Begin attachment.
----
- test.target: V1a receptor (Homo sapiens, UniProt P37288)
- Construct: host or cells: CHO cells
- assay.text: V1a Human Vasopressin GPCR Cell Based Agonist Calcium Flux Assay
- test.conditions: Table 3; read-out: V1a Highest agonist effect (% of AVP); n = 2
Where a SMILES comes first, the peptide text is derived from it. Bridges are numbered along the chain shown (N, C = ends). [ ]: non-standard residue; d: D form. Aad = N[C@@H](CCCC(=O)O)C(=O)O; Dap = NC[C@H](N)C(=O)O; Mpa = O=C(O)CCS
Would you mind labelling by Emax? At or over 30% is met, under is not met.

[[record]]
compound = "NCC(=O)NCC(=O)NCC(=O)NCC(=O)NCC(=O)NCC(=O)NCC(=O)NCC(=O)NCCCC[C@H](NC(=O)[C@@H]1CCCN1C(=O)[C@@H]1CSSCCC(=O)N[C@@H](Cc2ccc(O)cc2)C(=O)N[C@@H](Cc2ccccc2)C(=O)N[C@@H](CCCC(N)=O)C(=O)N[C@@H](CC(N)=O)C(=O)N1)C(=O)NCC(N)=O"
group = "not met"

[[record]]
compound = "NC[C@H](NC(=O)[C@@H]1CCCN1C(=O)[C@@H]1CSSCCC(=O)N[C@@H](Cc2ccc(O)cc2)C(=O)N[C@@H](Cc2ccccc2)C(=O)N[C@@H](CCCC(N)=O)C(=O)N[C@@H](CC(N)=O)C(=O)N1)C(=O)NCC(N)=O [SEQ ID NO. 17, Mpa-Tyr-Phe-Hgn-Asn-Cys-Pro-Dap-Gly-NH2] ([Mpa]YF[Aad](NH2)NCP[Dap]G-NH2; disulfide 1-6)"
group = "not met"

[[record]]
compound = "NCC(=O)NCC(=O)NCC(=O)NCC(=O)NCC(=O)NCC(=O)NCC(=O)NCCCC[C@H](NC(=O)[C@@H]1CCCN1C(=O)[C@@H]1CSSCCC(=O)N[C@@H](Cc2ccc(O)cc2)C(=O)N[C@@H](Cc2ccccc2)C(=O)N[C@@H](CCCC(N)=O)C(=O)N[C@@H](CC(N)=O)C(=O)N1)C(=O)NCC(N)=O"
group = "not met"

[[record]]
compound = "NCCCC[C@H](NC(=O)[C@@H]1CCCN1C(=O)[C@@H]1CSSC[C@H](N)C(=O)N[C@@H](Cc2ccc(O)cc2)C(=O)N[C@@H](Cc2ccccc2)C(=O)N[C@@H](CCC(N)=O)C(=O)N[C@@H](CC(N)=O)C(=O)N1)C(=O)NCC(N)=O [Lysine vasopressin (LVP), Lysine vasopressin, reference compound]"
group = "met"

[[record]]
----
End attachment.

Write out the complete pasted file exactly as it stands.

- test.target: V1a receptor (Homo sapiens, UniProt P37288)
- Construct: host or cells: CHO cells
- assay.text: V1a Human Vasopressin GPCR Cell Based Agonist Calcium Flux Assay
- test.conditions: Table 3; read-out: V1a Highest agonist effect (% of AVP); n = 2
Where a SMILES comes first, the peptide text is derived from it. Bridges are numbered along the chain shown (N, C = ends). [ ]: non-standard residue; d: D form. Aad = N[C@@H](CCCC(=O)O)C(=O)O; Dap = NC[C@H](N)C(=O)O; Mpa = O=C(O)CCS
Would you mind labelling by Emax? At or over 30% is met, under is not met.

[[record]]
compound = "NCC(=O)NCC(=O)NCC(=O)NCC(=O)NCC(=O)NCC(=O)NCC(=O)NCC(=O)NCCCC[C@H](NC(=O)[C@@H]1CCCN1C(=O)[C@@H]1CSSCCC(=O)N[C@@H](Cc2ccc(O)cc2)C(=O)N[C@@H](Cc2ccccc2)C(=O)N[C@@H](CCCC(N)=O)C(=O)N[C@@H](CC(N)=O)C(=O)N1)C(=O)NCC(N)=O"
group = "not met"

[[record]]
compound = "NC[C@H](NC(=O)[C@@H]1CCCN1C(=O)[C@@H]1CSSCCC(=O)N[C@@H](Cc2ccc(O)cc2)C(=O)N[C@@H](Cc2ccccc2)C(=O)N[C@@H](CCCC(N)=O)C(=O)N[C@@H](CC(N)=O)C(=O)N1)C(=O)NCC(N)=O [SEQ ID NO. 17, Mpa-Tyr-Phe-Hgn-Asn-Cys-Pro-Dap-Gly-NH2] ([Mpa]YF[Aad](NH2)NCP[Dap]G-NH2; disulfide 1-6)"
group = "not met"

[[record]]
compound = "NCC(=O)NCC(=O)NCC(=O)NCC(=O)NCC(=O)NCC(=O)NCC(=O)NCCCC[C@H](NC(=O)[C@@H]1CCCN1C(=O)[C@@H]1CSSCCC(=O)N[C@@H](Cc2ccc(O)cc2)C(=O)N[C@@H](Cc2ccccc2)C(=O)N[C@@H](CCCC(N)=O)C(=O)N[C@@H](CC(N)=O)C(=O)N1)C(=O)NCC(N)=O"
group = "not met"

[[record]]
compound = "NCCCC[C@H](NC(=O)[C@@H]1CCCN1C(=O)[C@@H]1CSSC[C@H](N)C(=O)N[C@@H](Cc2ccc(O)cc2)C(=O)N[C@@H](Cc2ccccc2)C(=O)N[C@@H](CCC(N)=O)C(=O)N[C@@H](CC(N)=O)C(=O)N1)C(=O)NCC(N)=O [Lysine vasopressin (LVP), Lysine vasopressin, reference compound]"
group = "met"

[[record]]